The cars we loved.
Back when Japanese automotive design had more in common with Syd Mead’s futuristic drawings than anonymous appliances of today, cars like the Mitsubishi Cordia sat firmly in the public’s imagination. The future seemed written all over it with acronyms worn proudly on the doors highlighting the various mechanical and electronic bits that made Japanese cars so interesting in the 1980s. As one of the first cars from Mitsubishi sold in America without Chrysler’s help, the Cordia gave US buyers their first real glimpse of the future as styled by a Mitsubishi un-chained from Chrysler’s influence.
Few Direct Competitors
The Chrysler partnership produced mostly duds, with a few low key successes. Cars like the Colt and Arrow had begun to attract a following in America. The Cordia and to some extent the Tredia sedan would be competing not only with fellow Japanese cars, but with some of Chrysler’s also. The coupe only, front wheel drive Cordia was overlooked until it was endowed with a turbo in 1984. With 135 hp, it had a more favorable power to weight ratio than Dodge’s Daytona Shelby Z and cost much less.
The overall packaging of the Cordia suggested that it would compete directly with Honda’s Accord hatchback coupe. Honda had no sporty version of the Accord (that it sold in the US), leaving the Cordia Turbo up against more accomplished cars like the Nissan 200 SX. It may have represented something of a bargain if you did not mind its styling and had a good relationship with your mechanic.
Odd Form and Conventional Function
For starters the boxy shape had a low 0.33 coeffecent of drag giving it a sporty wedge-like profile. The design was not just Space Shuttle sporty, it had practical benefits also like making rain water blow off the window at highway speeds due to the angle of the rear hatch. There was a considerable amount of technology in the Cordia, however superficial, like its sedan counterpart the Tredia. The Cordia featured a mission control like instrument clusters that looked as if it could be the console of some fancy audio/video system (which Mitsubishi was also building). While not the first in a Japanese car to go digital dash, it was one of if not the most inexpensive.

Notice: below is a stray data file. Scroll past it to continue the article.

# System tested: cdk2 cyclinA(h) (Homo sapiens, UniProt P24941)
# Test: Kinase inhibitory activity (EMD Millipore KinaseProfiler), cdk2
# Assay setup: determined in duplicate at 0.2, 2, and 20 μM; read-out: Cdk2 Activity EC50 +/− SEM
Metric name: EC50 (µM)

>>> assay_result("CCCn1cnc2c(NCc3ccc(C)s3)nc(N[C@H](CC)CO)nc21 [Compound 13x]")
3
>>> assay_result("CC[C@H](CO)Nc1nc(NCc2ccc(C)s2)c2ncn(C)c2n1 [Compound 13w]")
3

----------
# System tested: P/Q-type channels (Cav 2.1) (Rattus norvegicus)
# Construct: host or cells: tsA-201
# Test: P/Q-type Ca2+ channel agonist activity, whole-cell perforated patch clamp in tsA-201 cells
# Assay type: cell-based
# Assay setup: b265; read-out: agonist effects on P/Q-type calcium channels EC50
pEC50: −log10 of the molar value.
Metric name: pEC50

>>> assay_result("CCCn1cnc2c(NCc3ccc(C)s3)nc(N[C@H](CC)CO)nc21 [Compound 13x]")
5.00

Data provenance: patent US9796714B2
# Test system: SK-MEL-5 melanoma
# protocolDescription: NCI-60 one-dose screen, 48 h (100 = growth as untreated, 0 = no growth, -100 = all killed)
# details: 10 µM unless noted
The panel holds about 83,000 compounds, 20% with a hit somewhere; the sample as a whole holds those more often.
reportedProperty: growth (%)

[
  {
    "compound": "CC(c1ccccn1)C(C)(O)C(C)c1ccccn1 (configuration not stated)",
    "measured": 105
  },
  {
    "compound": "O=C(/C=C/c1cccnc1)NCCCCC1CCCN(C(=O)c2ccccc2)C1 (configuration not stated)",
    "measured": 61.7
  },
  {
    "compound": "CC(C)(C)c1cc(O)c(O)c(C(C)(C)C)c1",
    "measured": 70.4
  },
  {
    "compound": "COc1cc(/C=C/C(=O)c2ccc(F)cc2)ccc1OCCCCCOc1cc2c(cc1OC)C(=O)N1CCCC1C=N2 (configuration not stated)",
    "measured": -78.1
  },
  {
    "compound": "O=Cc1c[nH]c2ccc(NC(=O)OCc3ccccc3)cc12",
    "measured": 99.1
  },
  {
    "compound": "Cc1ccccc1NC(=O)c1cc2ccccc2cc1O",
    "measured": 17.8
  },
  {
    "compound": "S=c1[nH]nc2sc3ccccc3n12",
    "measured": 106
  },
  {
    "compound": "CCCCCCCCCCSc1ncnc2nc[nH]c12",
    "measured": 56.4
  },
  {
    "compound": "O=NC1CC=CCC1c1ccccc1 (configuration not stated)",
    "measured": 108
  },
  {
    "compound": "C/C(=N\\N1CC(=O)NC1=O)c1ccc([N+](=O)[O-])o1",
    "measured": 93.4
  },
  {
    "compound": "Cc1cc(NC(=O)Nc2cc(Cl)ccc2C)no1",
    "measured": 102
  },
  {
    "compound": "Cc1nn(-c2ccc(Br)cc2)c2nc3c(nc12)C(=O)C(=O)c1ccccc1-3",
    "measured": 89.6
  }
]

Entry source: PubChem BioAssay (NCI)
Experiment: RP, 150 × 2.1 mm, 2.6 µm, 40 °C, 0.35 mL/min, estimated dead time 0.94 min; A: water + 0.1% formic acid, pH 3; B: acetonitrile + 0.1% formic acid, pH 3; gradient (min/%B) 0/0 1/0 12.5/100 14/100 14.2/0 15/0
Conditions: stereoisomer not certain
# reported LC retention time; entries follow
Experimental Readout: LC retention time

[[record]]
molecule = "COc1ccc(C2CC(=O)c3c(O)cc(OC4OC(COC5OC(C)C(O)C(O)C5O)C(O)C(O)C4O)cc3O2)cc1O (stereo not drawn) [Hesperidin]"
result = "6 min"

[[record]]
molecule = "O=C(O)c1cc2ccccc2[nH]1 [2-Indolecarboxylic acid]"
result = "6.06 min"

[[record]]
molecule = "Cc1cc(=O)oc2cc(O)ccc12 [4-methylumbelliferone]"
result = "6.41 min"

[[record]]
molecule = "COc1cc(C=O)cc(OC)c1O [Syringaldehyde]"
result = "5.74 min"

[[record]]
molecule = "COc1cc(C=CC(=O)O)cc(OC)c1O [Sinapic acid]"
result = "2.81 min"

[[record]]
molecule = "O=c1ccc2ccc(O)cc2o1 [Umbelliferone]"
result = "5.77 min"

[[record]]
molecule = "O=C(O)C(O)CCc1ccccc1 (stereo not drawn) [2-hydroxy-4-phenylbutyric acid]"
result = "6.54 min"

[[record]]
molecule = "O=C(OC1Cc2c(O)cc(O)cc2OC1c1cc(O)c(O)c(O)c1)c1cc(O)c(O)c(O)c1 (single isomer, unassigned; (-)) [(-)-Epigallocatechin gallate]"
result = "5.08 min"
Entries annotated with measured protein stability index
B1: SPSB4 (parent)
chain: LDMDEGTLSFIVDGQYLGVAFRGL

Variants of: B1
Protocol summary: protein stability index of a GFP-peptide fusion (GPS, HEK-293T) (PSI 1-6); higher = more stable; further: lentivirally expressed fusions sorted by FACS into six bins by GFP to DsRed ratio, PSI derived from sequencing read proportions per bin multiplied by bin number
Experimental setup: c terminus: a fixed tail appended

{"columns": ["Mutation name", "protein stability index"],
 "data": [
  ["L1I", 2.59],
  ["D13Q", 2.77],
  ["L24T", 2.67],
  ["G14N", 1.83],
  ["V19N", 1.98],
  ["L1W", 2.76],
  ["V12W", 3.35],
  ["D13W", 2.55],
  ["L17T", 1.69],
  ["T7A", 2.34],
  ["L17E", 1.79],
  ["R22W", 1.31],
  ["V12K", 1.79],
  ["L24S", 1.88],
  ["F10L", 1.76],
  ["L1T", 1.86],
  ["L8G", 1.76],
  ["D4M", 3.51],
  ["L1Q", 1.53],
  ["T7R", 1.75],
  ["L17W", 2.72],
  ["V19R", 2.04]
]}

A cutting edge four speaker audiophile stereo with a AM/FM electronic tuning radio featured an auto reverse cassette deck with Dolby noise reduction highlighted the entertainment options. This was Japanese GoBot tech at its best and most garish. There were enough lights, graphs and bars to make Pontiac blush. Speaking of GM, about the only other cars to have this much Star Wars in its was the new C4 Corvette and Camaro Berlinetta. They cost much more than the $11,000 Cordia Turbo. Subaru and others followed Mitsubishi’s lead with their own versions of what a future dashboard would look like.
While engines ranged from 1.4 to 1.6-liter units in base cars (with nearly 100 hp), they were initially designed for leaded gasoline until 1984. Mechanically, the Cordia was nothing special beyond its Mac Pherson strut front suspension. What the Cordia lacked in pure grunt, it made up for in handling and initial value. In 1984 the Cordia would become the performance bookend to the Starion once the Turbo model made its debut. It became a favorite for driving enthusiats due to its light weight and comparatively high power output.
Unfortunately, the Cordia was not the most reliable car by the Japanese standards of the 1980’s. Even cars like Cavalier or the homely Horizon were less troublesome. To its credit, the Cordia employed more technology than most small cars of the era. Interestingly, it was more old fashioned troubles, not electronic ones that plagued many Cordias. While Mitsubish’s heart was in the right place, Honda and Toyota would remain the poster children for mainstream Japanese Technology and had the sales to prove it.
Mitsubishi’s early 80s infatuation with futuristic design led to a distinct style that became synonymous with Japanese cars by most peoples standards. Although very few would be seen beyond the West Coast, the signature Japanese style of the Cordia made it the unfortunate subject of anti-import rallys by the end of the decade. Angry auto workers usually in the Midwest would take to burning Japanese cars in bonfires that would make it to the national news. Fortunately for them, many Cordias were easy to get as used cars because so many of them would end up in junk yards. They (the factory workers) were convinced that cars like the Cordia were undercutting them and their way of life. The truth of the matter was that the Cordia sold in such small numbers that it was unlikely that most Americans had never seen one in person.
More Popular Over There
In Europe and especially Australia the Cordia was a much bigger hit. After 1988 Cordia sales ended in America. The car carried on in Europe and Australia until 1990. By the end in America, the Cordia line had simplified to one 1.8-liter engine in normally aspirated or turbo form. There were more variations outside of America. At 135 hp, the Cordia Turbo still had plenty of get up and go, but its styling had become dated. In many ways mid-level versions of the Mitsubishi Eclipse would replace the Cordia Turbo. The GS models with their normally aspirated engines produced the same amount of power in a more modern design.